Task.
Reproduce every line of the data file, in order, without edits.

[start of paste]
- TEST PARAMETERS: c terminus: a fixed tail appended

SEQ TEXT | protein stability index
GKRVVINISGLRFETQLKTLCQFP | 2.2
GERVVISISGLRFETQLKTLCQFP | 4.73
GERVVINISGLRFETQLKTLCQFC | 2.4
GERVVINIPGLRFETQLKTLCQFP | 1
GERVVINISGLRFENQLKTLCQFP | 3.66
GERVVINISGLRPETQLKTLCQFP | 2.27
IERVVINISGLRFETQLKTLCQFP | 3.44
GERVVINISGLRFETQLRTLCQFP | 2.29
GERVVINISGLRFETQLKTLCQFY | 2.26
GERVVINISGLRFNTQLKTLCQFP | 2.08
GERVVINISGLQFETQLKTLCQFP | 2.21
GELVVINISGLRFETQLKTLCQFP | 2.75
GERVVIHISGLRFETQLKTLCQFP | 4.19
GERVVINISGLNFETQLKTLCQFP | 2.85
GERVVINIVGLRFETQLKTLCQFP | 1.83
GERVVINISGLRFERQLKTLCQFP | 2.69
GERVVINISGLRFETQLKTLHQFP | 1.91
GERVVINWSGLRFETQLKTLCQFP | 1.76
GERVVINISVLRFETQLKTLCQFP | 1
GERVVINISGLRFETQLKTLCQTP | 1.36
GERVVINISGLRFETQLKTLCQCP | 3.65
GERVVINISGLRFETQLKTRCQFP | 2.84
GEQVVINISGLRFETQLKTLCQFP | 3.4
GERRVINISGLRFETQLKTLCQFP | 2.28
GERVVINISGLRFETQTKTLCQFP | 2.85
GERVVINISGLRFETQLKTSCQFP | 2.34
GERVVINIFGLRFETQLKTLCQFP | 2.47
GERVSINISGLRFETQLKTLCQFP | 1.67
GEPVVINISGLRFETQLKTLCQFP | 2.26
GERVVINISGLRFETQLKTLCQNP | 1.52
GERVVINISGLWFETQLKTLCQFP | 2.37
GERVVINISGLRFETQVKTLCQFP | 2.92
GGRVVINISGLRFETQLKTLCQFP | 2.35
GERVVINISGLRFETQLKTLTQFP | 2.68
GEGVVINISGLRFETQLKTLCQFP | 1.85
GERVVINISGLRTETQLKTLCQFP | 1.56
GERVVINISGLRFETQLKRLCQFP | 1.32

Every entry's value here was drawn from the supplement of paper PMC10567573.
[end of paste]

- TEST PARAMETERS: c terminus: a fixed tail appended

SEQ TEXT | protein stability index
GKRVVINISGLRFETQLKTLCQFP | 2.2
GERVVISISGLRFETQLKTLCQFP | 4.73
GERVVINISGLRFETQLKTLCQFC | 2.4
GERVVINIPGLRFETQLKTLCQFP | 1
GERVVINISGLRFENQLKTLCQFP | 3.66
GERVVINISGLRPETQLKTLCQFP | 2.27
IERVVINISGLRFETQLKTLCQFP | 3.44
GERVVINISGLRFETQLRTLCQFP | 2.29
GERVVINISGLRFETQLKTLCQFY | 2.26
GERVVINISGLRFNTQLKTLCQFP | 2.08
GERVVINISGLQFETQLKTLCQFP | 2.21
GELVVINISGLRFETQLKTLCQFP | 2.75
GERVVIHISGLRFETQLKTLCQFP | 4.19
GERVVINISGLNFETQLKTLCQFP | 2.85
GERVVINIVGLRFETQLKTLCQFP | 1.83
GERVVINISGLRFERQLKTLCQFP | 2.69
GERVVINISGLRFETQLKTLHQFP | 1.91
GERVVINWSGLRFETQLKTLCQFP | 1.76
GERVVINISVLRFETQLKTLCQFP | 1
GERVVINISGLRFETQLKTLCQTP | 1.36
GERVVINISGLRFETQLKTLCQCP | 3.65
GERVVINISGLRFETQLKTRCQFP | 2.84
GEQVVINISGLRFETQLKTLCQFP | 3.4
GERRVINISGLRFETQLKTLCQFP | 2.28
GERVVINISGLRFETQTKTLCQFP | 2.85
GERVVINISGLRFETQLKTSCQFP | 2.34
GERVVINIFGLRFETQLKTLCQFP | 2.47
GERVSINISGLRFETQLKTLCQFP | 1.67
GEPVVINISGLRFETQLKTLCQFP | 2.26
GERVVINISGLRFETQLKTLCQNP | 1.52
GERVVINISGLWFETQLKTLCQFP | 2.37
GERVVINISGLRFETQVKTLCQFP | 2.92
GGRVVINISGLRFETQLKTLCQFP | 2.35
GERVVINISGLRFETQLKTLTQFP | 2.68
GEGVVINISGLRFETQLKTLCQFP | 1.85
GERVVINISGLRTETQLKTLCQFP | 1.56
GERVVINISGLRFETQLKRLCQFP | 1.32

Every entry's value here was drawn from the supplement of paper PMC10567573.